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Welcome back to our series on GMAT quant rate problems. In this final article, we’ll explore problems that have algebraic expressions as answer choices. You have a few options whenever you encounter one of these problems, but this article will focus on solving them by applying the knowledge you’ve acquired by reading through this series.

## GMAT quant rates problems: Problems involving algebraic expressions

Time to put it all to work!

### Let’s return to machines and production rates for our first official problem:

Working simultaneously at their respective constant rates, Machines A and B produce 800 nails in x hours. Working alone at its constant rate, Machine A produces 800 nails in y hours. In terms of x and y, how many hours does it take Machine B, working alone at its constant rate, to produce 800 nails?

(A) x / (x + y)

(B) y / (x + y)

(C) xy / (x + y)

(D) xy / (xy)

(E) xy / (yx)

A well-trained GMAT test-taker always assesses the answer choices before diving into solving. Hopefully the choices here, especially choice C, remind you of something. We haven’t seen it since the third article of this series, but it’s the “new and improved” combined work formula! The combined time for two machines, working together, to complete a job is the product of their independent times divided by the sum of their independent times. In this problem, x is the combined time and y is the time for Machine A. Let’s use z to represent the time for machine B:

x = (y * z) / (y + z)

Because the variable z is so “tangled up” with the variable y in this form of the equation, it will be difficult to isolate. But remember that this form is equivalent to the “original” form of the equation:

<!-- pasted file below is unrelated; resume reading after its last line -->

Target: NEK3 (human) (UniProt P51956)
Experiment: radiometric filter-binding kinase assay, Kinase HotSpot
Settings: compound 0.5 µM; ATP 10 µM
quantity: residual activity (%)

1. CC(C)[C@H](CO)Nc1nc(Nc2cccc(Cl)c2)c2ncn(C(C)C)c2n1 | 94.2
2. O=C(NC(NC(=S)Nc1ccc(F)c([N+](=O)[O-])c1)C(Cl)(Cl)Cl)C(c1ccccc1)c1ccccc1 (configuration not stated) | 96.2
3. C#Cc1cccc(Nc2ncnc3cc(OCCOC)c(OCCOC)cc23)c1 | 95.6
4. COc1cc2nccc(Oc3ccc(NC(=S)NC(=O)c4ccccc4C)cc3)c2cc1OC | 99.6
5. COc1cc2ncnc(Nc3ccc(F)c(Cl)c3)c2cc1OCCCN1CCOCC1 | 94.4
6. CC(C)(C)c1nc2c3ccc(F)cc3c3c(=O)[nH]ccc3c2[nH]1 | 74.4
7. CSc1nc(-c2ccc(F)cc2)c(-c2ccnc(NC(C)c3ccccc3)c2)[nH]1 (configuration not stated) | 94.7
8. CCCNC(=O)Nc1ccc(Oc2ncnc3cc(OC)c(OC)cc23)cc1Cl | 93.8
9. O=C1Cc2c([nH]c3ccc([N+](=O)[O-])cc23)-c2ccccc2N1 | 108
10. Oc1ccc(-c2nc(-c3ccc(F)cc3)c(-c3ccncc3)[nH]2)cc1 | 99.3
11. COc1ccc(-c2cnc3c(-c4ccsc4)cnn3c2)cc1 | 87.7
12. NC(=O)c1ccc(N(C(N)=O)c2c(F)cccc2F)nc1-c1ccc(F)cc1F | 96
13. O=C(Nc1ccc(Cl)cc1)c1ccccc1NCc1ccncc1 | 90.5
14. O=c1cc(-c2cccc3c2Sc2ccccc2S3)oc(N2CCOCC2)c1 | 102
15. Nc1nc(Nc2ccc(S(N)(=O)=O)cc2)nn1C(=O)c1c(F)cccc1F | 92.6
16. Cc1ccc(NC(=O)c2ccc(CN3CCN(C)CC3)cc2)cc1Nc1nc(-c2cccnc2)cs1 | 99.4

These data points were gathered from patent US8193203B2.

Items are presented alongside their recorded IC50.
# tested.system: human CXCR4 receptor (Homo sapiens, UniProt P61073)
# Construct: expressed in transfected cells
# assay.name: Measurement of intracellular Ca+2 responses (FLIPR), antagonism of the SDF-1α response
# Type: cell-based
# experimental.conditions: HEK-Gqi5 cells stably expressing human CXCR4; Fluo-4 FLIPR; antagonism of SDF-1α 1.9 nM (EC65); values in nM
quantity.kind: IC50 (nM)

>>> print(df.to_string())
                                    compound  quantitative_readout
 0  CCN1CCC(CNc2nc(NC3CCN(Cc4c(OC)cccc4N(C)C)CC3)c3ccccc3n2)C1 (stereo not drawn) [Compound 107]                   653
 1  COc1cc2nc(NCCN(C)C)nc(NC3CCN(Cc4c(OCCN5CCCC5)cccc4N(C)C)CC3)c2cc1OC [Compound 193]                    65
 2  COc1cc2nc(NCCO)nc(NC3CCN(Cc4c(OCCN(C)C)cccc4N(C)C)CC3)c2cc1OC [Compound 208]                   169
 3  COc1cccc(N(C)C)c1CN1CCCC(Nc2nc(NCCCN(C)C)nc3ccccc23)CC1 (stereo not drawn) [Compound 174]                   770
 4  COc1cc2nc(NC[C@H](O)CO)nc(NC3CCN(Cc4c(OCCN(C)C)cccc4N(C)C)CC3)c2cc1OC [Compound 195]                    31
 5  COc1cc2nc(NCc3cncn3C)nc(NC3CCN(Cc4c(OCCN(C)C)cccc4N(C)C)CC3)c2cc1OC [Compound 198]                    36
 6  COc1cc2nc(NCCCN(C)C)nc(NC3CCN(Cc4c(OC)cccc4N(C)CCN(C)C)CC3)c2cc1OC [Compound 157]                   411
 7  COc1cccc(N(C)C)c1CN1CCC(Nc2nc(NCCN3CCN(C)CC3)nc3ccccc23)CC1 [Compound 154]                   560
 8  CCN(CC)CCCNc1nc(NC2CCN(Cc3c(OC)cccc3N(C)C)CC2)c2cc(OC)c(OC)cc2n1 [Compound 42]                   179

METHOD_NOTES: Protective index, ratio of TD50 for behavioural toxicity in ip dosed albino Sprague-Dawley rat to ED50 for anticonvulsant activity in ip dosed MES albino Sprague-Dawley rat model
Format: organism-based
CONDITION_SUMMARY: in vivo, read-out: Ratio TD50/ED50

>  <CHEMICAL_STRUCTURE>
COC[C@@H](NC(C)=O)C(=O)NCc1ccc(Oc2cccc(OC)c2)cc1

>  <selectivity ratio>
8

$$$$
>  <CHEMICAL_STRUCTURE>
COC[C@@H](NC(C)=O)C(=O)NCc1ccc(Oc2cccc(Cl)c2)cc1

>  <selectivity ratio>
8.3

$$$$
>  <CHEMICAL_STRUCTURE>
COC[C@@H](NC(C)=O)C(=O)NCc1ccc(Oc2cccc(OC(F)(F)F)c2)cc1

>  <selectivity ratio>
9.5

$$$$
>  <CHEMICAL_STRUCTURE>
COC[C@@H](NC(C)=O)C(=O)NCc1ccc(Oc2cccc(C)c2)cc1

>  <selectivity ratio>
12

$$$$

1/x = 1/y + 1/z

This looks more solvable for z:

1/x = 1/y + 1/z

1/z = (1 / x) – (1 / y)

1/z = (1 / x)(y / y) – (1 / y)(x / x)

1/z = (y / xy) – (x / xy)

1/z = (yx) / xy

z = xy / (yx)

We used the familiar “common denominator-finding” method of multiplying the fractions (1 / x) and (1 / y)  by (y / y) and (x / x), respectively. Hopefully, this whole solution reminded you of the derivation of the improved combined work formula from article 3. The solution of the equation for z matches the correct answer choice E.

### Let’s try another official GMAT problem involving travel speed instead of production rate:

A man drove his automobile d1 kilometers at the rate of r1 kilometers per hour and an additional d2 kilometers at the rate of r2 kilometers per hour. In terms of d1, d2, r1, and r2, what was his average speed, in kilometers per hour, for the entire trip?

(A) (d1 + d2)  /  [(d1 / r1) + (d2 / r2)]

(B) (d1 + d2) / (r1 + r2)

(C) [(d1 + d2) / (r1 + r2)]  /  (d1 + d2)

(D) [(d1 / r1) + (d2 / r2)]  /  (d1 + d2)

(E) It cannot be determined from the information given.

The answer choices here might look overwhelming, and it would be tempting to select answer choice E and avoid thinking about the relationships between all those d’s and r’s. But a solid grasp of the speed, distance, and time relationships can make this problem relatively painless.